As I mentioned before, almost all postures in yoga offer some hip opening. Below are a few postures you can try that target different parts of the hips. Just remember to warm up properly, especially before going into any deep hip openers.
1. Lizard Lunge (Utthan Pristhasana)
This pose targets the inner and outer hip and stretches and strengthens the groin and hamstrings.
To get into this posture start in downward facing dog (Adho Mukha Svanasana) and step your right leg to the outside of your right hand. Lower the back knee onto the mat and untuck your toes. Come on to your hands first and if it is available to you, lower down on to your forearms or a pair of blocks. Make sure to keep the knee of the bent leg in line with the toes to protect the knee.
An additional variation is to open the bent leg out to the side, coming on to the outer edge of your front foot. This targets more the outer hip and glutes. Repeat on the other side.
Lizard pose is also a good preparation for deeper hip openers such as the next posture:
2. Half Pigeon Pose (Ardha Kapotasana)
This pose targets the hip flexors, inner and outer glutes, piriformis and psoas muscles.
To get into this pose from downward facing dog, take the knee of the right leg behind the right wrist or a little more out if it is available to you and extend the other leg behind you. First make sure the hips are square to the top of your mat. Then line up the front shin as close as you can to the top of the mat as well. For many people this is a lot, so don't strain yourself here. You can start off on your hands or fold forward and bring your forehead to the mat and either extend your arms in front of you or make a pillow with your hands. If the hip of the bent leg is floating off the mat prop it up with a block or blanket. Repeat on the other side.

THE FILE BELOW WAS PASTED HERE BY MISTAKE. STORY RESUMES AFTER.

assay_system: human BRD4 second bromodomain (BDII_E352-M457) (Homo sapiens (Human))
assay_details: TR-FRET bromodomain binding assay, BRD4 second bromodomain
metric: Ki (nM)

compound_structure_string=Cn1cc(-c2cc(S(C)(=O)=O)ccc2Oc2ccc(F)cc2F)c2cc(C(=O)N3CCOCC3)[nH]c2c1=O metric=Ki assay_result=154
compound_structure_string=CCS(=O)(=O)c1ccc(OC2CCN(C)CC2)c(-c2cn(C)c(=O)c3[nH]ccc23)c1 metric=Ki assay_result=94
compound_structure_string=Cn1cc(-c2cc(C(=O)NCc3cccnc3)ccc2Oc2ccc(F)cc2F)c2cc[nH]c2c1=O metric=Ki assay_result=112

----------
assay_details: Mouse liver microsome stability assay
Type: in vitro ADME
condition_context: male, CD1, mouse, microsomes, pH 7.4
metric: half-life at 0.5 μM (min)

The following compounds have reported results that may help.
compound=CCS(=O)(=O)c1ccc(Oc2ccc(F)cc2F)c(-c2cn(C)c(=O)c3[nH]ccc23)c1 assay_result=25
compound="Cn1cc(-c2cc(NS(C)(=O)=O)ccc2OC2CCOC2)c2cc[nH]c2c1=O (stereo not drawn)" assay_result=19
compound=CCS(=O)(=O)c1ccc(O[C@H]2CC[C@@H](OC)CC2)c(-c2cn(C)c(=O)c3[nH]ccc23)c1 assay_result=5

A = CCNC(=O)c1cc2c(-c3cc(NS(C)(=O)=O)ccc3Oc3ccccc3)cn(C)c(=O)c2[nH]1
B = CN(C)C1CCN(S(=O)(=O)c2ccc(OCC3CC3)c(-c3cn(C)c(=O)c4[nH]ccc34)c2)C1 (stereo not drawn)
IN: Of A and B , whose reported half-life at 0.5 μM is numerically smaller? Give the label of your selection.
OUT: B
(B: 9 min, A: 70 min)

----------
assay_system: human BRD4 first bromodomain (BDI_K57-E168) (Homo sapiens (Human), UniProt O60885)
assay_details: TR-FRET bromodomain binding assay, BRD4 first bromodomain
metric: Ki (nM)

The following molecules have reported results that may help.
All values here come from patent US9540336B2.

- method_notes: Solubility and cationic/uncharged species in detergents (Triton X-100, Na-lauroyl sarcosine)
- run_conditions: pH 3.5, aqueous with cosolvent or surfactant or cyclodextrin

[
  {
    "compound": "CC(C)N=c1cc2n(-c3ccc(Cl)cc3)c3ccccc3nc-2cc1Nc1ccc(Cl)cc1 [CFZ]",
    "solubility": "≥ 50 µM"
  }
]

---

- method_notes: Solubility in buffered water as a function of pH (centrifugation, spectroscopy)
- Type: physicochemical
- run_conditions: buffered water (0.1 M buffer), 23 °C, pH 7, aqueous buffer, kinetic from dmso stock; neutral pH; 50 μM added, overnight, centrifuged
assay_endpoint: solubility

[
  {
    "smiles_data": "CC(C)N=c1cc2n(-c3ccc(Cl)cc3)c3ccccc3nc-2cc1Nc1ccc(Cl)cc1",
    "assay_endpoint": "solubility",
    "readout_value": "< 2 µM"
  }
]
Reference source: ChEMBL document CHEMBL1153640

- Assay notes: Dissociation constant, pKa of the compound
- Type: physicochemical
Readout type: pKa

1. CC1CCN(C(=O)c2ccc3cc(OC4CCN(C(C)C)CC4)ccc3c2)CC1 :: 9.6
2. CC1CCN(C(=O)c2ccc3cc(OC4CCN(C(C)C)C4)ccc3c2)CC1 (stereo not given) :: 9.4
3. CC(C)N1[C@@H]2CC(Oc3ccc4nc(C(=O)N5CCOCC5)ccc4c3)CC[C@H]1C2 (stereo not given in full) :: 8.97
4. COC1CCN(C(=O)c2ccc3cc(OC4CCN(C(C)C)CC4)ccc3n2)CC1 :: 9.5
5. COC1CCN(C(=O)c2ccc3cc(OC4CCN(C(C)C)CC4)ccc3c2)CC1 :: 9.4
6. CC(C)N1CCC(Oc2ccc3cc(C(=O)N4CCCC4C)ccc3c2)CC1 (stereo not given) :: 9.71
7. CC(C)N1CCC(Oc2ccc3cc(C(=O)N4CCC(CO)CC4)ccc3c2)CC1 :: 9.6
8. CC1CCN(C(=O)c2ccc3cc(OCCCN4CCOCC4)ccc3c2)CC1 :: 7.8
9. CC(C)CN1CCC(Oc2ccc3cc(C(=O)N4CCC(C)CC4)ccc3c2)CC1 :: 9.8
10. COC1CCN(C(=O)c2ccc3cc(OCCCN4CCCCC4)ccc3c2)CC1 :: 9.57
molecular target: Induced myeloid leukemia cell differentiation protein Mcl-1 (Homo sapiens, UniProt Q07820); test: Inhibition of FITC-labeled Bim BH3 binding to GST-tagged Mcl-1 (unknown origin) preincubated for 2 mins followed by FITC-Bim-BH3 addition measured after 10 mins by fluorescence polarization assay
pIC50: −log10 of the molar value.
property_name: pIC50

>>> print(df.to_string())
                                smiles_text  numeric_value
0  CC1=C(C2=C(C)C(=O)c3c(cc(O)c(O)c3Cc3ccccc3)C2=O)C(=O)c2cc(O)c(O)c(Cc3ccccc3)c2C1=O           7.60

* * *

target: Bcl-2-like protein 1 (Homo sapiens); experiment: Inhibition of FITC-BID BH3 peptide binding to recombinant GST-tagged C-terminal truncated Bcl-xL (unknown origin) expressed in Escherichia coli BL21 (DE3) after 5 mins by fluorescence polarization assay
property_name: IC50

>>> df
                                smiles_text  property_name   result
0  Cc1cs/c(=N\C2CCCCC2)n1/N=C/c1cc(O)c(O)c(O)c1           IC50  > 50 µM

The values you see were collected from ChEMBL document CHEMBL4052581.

If you have a knee injury, you can take a variation of this pose by lying on your back and bringing your legs into a figure four. Then thread your arms through your legs to bring your feet closer to your chest.
3. Yogi Squat (Malasana)
This pose targets the hips, inner thighs, groin, ankles and chest. It also improves circulation and blood flow in the pelvis.
To get into this pose step your feet wide and point your toes out about 45 degrees, making sure the knees are in line with your toes. Lower your hips to wherever you can and bring your palms together in front of your heart, pushing the knees apart with your elbows. If this feels too intense you can sit on top of a block.
I hope this article has given you some insight into the benefits of opening your hips for tango dancing. Would you like to practice yoga together? Get started with this 3-class freebie pack. Each class is just 20 minutes and will get you well on your way towards improving your dance: